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02 May 2018 Photo Charl Devenish
South Campus UAP celebrates 27 years of access to education
Mr Francois Marais, Prof Kalie Strydom, Prof Daniella Coetzee (South Campus Principal), Prof Francis Petersen, Dr Nthabeleng Rammile (Vice-Chairperson of the UFS Council), and Dr Khotso Mokhele (Chancellor of the UFS).

More than 27 years ago, international funding from the Human Sciences Research Council and Anglo American was put to an unusual use for that time. Prof Kalie Strydom’s research unit at the University of the Free State (UFS) was tasked with reviewing how institutional missions would change in the new South Africa. Prof Strydom worked closely with surrounding communities in Bloemfontein to develop a bridging course which would help students who showed potential to access tertiary education, although they did not meet the requirements. His vision brought to birth the University Access Programme (UAP), as it is known today, which is hosted on the UFS South Campus, and is still providing unique access to higher-education institutions in South Africa.

People with a passion for human development
March 2018 saw the 27th anniversary of this remarkable initiative, which has given a second chance to over 18 000 students. Special guests at the event included Prof Strydom, Mr Francois Marais, and representatives from the Department of Higher Education and Training and Investec’s corporate social investment office.

Dr Sonja Loots, researcher in the UFS Centre for Teaching and Learning (CTL), singled out two key individuals in the formation of the UAP: Prof Kalie Strydom, who initiated the programme, and Mr Marais, who has been Director of the UAP since its inception. Dr Loots highlighted one of the driving forces behind Prof Strydom’s perseverance, vision, and determination with the UAP by quoting from an interview with him for an upcoming book on student access and success. He said, “It was a decision based on principle … to be part of the solution to a better country.”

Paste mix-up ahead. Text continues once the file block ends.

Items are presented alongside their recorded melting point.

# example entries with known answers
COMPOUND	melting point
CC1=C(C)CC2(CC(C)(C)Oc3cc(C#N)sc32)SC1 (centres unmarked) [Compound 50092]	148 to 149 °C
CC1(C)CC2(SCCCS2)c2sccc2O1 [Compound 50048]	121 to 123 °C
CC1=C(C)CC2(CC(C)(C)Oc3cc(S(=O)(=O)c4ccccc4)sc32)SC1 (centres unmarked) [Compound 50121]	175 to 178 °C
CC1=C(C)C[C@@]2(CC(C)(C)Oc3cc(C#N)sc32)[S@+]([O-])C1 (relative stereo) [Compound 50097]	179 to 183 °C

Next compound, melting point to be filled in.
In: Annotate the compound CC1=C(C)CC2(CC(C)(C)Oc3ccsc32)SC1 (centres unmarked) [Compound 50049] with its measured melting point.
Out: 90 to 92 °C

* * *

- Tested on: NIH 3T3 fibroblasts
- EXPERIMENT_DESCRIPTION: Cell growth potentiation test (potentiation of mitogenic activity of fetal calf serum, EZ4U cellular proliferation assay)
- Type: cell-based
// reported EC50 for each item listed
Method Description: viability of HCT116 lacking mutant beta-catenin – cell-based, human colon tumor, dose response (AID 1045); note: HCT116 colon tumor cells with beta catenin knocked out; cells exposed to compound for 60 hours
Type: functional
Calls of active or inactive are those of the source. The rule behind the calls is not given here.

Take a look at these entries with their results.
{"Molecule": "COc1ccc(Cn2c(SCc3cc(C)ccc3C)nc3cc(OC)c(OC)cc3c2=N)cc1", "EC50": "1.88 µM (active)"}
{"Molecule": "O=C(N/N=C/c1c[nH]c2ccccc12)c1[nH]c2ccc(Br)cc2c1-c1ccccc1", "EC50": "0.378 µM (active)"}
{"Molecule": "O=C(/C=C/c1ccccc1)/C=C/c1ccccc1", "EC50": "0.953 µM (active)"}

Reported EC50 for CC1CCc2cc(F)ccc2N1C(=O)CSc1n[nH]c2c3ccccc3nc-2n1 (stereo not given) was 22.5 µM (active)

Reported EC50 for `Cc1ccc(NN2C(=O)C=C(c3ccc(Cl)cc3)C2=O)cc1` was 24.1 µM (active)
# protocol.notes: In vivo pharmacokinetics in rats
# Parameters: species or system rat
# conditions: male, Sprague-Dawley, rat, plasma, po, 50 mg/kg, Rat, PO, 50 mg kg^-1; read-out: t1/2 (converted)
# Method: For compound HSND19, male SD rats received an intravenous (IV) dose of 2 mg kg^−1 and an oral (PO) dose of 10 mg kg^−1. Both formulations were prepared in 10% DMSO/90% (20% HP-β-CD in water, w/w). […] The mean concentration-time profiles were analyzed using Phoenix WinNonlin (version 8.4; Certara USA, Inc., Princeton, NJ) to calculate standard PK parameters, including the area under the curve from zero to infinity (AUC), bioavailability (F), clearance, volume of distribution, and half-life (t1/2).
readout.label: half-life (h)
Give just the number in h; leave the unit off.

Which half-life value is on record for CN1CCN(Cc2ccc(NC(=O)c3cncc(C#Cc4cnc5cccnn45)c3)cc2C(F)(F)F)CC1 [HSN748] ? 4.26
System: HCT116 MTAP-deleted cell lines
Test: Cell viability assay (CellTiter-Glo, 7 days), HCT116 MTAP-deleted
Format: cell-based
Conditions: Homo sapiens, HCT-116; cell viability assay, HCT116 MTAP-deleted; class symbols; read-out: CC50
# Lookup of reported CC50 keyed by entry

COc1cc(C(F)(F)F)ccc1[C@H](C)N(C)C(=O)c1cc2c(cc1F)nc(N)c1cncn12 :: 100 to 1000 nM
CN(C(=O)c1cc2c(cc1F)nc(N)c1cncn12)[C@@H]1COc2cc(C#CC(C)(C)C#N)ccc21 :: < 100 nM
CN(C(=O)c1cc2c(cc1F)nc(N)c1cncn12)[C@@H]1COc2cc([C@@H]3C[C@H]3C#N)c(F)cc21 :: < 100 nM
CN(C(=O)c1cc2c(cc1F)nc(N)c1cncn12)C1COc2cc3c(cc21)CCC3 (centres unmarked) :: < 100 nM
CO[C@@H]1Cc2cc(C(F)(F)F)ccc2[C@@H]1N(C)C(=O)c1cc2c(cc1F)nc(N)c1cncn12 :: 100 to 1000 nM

Access and success still an issue today
In his presentation on the “Importance of Access”, Prof Francis Petersen, Rector and Vice-Chancellor of the UFS, pointed out the vital role of access in South Africa, especially the value it offers for the betterment of the country’s people. However, he said that student success is also an issue, and institutions need to be accountable for it. Quoting Prof John Martin of the University of Cape Town’s Faculty of Engineering, “We must be flexible on access, but robust on success.” Only by “closing the loop” in this way, can the UFS and other higher-education institutions ensure a valuable contribution to the economy of the country.

News Archive

A degree means nothing if you are not a decent human being, Vice-Chancellor tells first-years
2016-02-01

Description: Qwaqwa first-year welcoming 2016 Tags: Qwaqwa Campus

The 2016 Qwaqwa Campus first-year students received one of the warmest welcomes when the entire Rectorate and other senior UFS officials arrived to welcome them.

Leading the delegation was the Vice-Chancellor and Rector, Prof Jonathan Jansen, whose captivating message was well received by students and those parents who were in attendance.

“What keeps me going is your determination to come to the University of the Free State to start your life. You have done the right thing; do not forget that you are smarter than you think,” said Prof Jansen.

“Each one of you has a story to tell. You had to overcome poverty, disadvantage and abuse,” he said.

Prof Jansen encouraged first-year students to do more than just obtain a degree whilst at the university.

“This university is good not only in ensuring you get the best qualifications. Graduating and continuing to disrespect women is not good enough. Graduating and still continuing to be biased against gay people is not good enough. Getting a degree and still thinking you are better than others just because you have money is not good enough. A degree means nothing if you are not a decent human being,” he added.

In his welcoming message, the SRC President, Paseka Sikhosana, highlighted the importance of academic excellence that is backed by human embrace.

“Human embrace and academic excellence are two very important aspects that we strive for. Five of our members will be graduating this year whilst six are Golden Key members. And we have a very huge task of bringing our campus closer to the community and the community closer to our campus in an attempt to make a difference in those communities,” he said.

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